A cloistered all-male Catholic school forms the backdrop of Child’s Play‘s action, with a plot that focuses on the long-standing rivalry between two of the school’s professors. While literature teacher Joseph Dobbs enjoys his job and is well-liked by the student body and faculty alike, all is not peachy keen in his world. There’s something about fellow professor Jerome Malley, a more tenured Latin instructor, that bugs Dobbs. When we’re introduced to Malley, he’s a tired, easily distracted (his mother is dying) shell of a man who seems to be catching on to the futility of teaching a dead language to a bunch of boys who are merely marking time for class credit. Despite all that, there are students who are loyal to him and his teachings.
Into this tense environment comes a series of unexplained incidents in which the students perform increasingly violent hazing rituals on each other. The boys are marked with blood, humiliated and induced to mutilate themselves to such a degree that a few of them wind up getting hospitalized. They are a source of concern to the clergymen who run the school, but no serious action is taken until the chipper, idealistic Paul Reis is hired to be the school’s new phys ed instructor. A former student at the school, Reis is honored to be working alongside Dobbs and Malley. After witnessing the aftermath of a particularly gruesome hazing incident with the students, however, he becomes drawn into a bizarre situation that ties into the boys’ intense, cult-like loyalty to the Robert Preston character. —DVDtalk.com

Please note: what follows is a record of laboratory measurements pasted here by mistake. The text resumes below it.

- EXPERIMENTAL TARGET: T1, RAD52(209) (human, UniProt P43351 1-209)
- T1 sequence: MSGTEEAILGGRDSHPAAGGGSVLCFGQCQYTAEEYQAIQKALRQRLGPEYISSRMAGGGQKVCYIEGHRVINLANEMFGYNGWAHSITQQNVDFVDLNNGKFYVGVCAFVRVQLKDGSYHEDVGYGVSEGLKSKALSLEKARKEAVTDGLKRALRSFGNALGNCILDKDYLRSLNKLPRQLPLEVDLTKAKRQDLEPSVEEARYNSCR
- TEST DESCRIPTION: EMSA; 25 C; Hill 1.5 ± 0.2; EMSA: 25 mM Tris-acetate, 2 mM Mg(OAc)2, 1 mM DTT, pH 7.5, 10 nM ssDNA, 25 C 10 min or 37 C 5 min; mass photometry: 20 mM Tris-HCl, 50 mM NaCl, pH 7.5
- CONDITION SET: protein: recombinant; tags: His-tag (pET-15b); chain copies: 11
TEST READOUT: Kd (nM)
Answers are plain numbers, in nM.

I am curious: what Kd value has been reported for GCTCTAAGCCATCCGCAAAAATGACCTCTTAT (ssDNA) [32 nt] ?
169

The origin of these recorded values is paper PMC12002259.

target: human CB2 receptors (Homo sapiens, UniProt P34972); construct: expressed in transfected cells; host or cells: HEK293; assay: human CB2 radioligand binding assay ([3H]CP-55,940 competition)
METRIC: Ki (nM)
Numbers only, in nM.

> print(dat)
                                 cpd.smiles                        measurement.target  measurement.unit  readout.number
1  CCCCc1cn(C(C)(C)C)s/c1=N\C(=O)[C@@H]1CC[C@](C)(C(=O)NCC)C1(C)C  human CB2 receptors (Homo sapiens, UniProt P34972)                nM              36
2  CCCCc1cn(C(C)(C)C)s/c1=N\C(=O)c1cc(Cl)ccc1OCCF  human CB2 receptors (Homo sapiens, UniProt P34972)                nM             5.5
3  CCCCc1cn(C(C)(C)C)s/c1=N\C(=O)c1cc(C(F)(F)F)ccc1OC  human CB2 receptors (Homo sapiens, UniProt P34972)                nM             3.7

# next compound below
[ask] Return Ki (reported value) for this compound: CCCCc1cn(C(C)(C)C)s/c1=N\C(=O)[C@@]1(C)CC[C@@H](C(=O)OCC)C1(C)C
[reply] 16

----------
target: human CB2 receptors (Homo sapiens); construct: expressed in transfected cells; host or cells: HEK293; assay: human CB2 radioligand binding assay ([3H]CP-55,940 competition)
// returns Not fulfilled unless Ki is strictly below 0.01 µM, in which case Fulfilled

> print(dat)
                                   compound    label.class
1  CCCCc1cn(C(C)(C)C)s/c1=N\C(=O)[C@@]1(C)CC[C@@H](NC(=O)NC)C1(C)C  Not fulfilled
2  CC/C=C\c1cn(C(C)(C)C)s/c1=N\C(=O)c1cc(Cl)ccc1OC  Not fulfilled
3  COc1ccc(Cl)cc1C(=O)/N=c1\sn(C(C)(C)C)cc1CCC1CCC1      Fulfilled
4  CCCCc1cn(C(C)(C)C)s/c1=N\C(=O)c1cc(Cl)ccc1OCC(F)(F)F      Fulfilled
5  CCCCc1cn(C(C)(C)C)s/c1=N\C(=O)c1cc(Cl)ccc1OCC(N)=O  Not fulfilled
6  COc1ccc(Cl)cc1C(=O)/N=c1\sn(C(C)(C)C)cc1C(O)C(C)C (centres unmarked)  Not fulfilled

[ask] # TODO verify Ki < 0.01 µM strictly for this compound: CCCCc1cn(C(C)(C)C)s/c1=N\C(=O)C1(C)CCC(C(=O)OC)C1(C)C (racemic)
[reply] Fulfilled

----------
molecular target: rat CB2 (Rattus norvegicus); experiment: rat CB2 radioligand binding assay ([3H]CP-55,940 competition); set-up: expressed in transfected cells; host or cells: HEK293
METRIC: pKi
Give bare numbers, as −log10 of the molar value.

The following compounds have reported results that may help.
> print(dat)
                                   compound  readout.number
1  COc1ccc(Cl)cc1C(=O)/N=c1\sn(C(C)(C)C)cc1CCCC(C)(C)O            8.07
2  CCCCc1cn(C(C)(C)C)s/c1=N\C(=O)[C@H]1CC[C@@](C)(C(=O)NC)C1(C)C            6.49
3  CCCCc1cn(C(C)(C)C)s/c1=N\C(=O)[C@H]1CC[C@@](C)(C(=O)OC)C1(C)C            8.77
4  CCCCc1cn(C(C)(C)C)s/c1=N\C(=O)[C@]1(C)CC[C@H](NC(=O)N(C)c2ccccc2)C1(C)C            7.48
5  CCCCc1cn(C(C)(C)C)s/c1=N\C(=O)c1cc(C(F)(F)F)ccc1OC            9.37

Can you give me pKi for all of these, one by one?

Sidney Lumet (born June 25, 1924) is an American film director, with over 50 films to his name, including 12 Angry Men (1957), Serpico (1973), Dog Day Afternoon (1975), Network (1976) and The Verdict (1982), all of which, except for Serpico (1973), earned him Academy Award nominations for Best Director.
According to The Encyclopedia of Hollywood, Lumet is one of the most prolific directors of the modern era making more than one movie per year on average since his directorial debut in 1957. He is especially noted for his ability to draw major actors to his projects. “Because of his visual economy, strong direction of actors, vigorous storytelling and use of the camera to accent themes,” states Turner Classic Movies. “Lumet produced a body of work that could only be defined as extraordinary.”
One of his steady themes during his career has been the “fragility of justice and the police and their corruption,” according to Thomson’s Biographical Dictionary of Film. He can deliver… read more